Hearing Aid Debate Reaches Congress

Senators introduce legislation that would allow patients to buy some types of hearing aids over the counter, amplifying the debate over access and best care.

Marie Thibault

U.S. Senators Elizabeth Warren (D-MA) and Chuck Grassley (R-IA) recently introduced bipartisan legislation to make some kinds of hearing aids available over the counter. The legislation is the latest chapter in an argument over how to provide the best care for patients with hearing loss.

Earlier this year, hundreds of commenters told FDA how they felt about the possibility of certain hearing aids being made available over the counter. At the time, MD+DI reported that many of the commenters opposed easier access to hearing aids because the importance of the audiologist's role in diagnosing and treating hearing loss was not acknowledged or included in the process and many held the view that personal sound amplification products (PSAPs) don't have the same features or precautions for users.

FDA had reopened its comment period on 2013 draft guidance regarding PSAPs after a September 2015 report from the President's Council of Advisors on Science and Technology (PCAST) recommended the agency create a new category of hearing aids and tests for over-the-counter availability. PCAST had also recommended that FDA repeals its 2013 PSAPs draft guidance to allow labeling for age-related mild-to-moderate hearing loss.

In addition, the Institute of Medicine, now known as the National Academy of Sciences, Engineering, and Medicine (NAS), released a report in June 2016 that included a recommendation that FDA create a category for over-the-counter hearing devices. 

Earlier this month, Warren and Grassley introduced the "Over-the-Counter Hearing Aid Act of 2016." The bill is intended to make it easier and less expensive for people with hearing loss to acquire and use assistive hearing technology, according to a release from Warren's office. The release notes that although approximately 30 million people in the United States have hearing loss related to aging, just 14% use assistive technology.

Cost is a factor, as a 2014 report conducted by the Consumer Electronics Association (CEA) that  found that the percentage of people who were willing to spend $1000 or more on hearing health care or devices was just 10% in those with "a lot or some hearing difficulty" and 32% in those "diagnosed with hearing loss." Hearing aids typically sell for $1000 or more while PSAPs are priced in the low-to-mid hundreds of dollars. CEA is now known at the Consumer Technology Assocation (CTA) and supports broader adoption of PSAPs.

"Millions of people in Massachusetts and across the country experience hearing loss as they get older, but they are unable to get the hearing aids they need because of high costs and complicated regulations," Warren said in the release. "This bipartisan bill is a simple fix that will make hearing aids easier to access and--unlike in the current marketplace--will make it easier for consumers to shop for the best value."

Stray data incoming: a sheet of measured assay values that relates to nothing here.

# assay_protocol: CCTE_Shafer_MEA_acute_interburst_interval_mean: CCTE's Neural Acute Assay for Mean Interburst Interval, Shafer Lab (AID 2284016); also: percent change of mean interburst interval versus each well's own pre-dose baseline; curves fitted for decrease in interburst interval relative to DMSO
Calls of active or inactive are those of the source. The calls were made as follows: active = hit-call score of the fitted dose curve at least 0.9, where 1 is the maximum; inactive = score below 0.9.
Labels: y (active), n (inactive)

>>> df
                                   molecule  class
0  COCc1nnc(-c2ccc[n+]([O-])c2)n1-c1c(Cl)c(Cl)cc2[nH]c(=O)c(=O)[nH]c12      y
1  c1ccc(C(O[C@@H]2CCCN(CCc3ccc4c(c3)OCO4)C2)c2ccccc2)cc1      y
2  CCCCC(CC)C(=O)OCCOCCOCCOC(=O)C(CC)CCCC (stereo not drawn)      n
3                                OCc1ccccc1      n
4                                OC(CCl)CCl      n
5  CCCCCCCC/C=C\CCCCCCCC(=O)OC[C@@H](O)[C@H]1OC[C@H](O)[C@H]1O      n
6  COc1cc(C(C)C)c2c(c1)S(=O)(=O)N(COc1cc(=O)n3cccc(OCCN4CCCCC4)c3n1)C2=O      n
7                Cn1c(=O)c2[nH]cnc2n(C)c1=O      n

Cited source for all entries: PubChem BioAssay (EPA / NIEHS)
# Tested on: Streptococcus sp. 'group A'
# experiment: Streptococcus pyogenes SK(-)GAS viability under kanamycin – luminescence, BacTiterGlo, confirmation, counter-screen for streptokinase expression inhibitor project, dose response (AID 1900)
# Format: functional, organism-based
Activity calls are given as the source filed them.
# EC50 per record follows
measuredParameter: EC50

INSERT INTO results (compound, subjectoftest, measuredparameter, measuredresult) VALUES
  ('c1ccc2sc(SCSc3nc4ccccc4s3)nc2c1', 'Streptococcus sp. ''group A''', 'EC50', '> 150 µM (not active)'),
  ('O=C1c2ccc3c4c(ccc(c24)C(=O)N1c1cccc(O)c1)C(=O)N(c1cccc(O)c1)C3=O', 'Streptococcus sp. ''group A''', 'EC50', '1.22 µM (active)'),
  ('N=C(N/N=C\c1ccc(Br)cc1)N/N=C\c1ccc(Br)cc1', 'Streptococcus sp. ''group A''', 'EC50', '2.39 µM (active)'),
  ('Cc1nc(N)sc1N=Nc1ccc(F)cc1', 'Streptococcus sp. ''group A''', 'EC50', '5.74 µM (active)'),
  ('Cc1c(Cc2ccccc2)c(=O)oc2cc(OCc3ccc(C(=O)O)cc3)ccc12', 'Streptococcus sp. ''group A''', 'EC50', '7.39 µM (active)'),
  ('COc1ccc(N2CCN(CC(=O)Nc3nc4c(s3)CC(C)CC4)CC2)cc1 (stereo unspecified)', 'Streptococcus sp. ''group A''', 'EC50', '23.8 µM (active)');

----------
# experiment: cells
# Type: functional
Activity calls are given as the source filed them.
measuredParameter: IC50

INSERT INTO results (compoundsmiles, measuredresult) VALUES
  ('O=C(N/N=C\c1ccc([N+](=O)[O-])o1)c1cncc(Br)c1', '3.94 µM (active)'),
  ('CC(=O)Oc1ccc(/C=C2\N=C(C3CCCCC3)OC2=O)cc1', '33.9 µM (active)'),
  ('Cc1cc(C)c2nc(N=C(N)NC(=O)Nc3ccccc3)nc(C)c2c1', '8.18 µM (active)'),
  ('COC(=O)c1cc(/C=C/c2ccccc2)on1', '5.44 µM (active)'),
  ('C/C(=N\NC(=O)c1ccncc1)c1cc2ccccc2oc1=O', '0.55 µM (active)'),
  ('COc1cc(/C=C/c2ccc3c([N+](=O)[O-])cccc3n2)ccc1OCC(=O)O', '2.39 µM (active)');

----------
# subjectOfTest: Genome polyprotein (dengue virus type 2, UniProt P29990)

The legislation would allow patients to buy hearing aids for mild-to-moderate hearing loss over the counter, without a medical evaluation or signed waiver. The bill also asks FDA to set out safety and labeling for these over-the-counter hearing aids and to update its 2013 PSAPs draft guidance, according to a fact sheet on the legislation.

Perhaps in anticipation of concerns about the expertise needed to properly diagnose and treat hearing loss, Senator Grassley said in the release announcing the bill, "This won't affect those who need professional expertise to be fitted for hearing aids or have hearing aids implanted. The over-the-counter option is for those who would benefit from a simpler device."

The news release noted that the legislation is backed by the CTA, the Hearing Loss Association of America (HLAA), the American Association of Retired Persons (AARP), Bose, and the Gerontological Society of America.

In a statement, Gary Shapiro, CEO and president of the CTA, said, "Getting PSAPs on the same shelf as over-the-counter eyeglasses would be a major win for consumers and businesses. The high cost of hearing aids, the inconvenience and the cost of doctor appointments mean most adults with mild hearing loss don't get the hearing assistance they need. Sens. Warren and Grassley's bill is a great step forward to show how technology can drastically improve the quality of life for those with hearing loss."

Yet not everyone supports the bill. Groups including the American Academy of Audiology and the International Hearing Society oppose making hearing aids available over the counter.

In a statement, the American Academy of Audiology explained its concerns. "This legislation addresses only access to the device, yet access to hearing health care and treatment for hearing loss extends far beyond the device itself. Audiologic care includes assessment and diagnosis of hearing loss, determination of the etiology of the loss and the inpact on communicative function, and the development of a comprehensive treatment plan that may or may not include an amplification device."

Ian Windmill, PhD, president of the American Academy of Audiology, said in a statement, "Though seemingly well-intentioned, the OTC Hearing Aid Act of 2016 appears to be premature. A legislative approach could be more successful if lawmakers wait until the communities of interest have the opportunity to discuss important next steps for implementation of the NAS report recommendations."

NAS has scheduled a meeting on December 7 to discuss the report recommendations.

Marie Thibault is the managing editor at MD+DI. Reach her at marie.thibault@ubm.com and on Twitter @MedTechMarie.

[Image courtesy of STOCKIMAGES/FREEDIGITALPHOTOS.NET]

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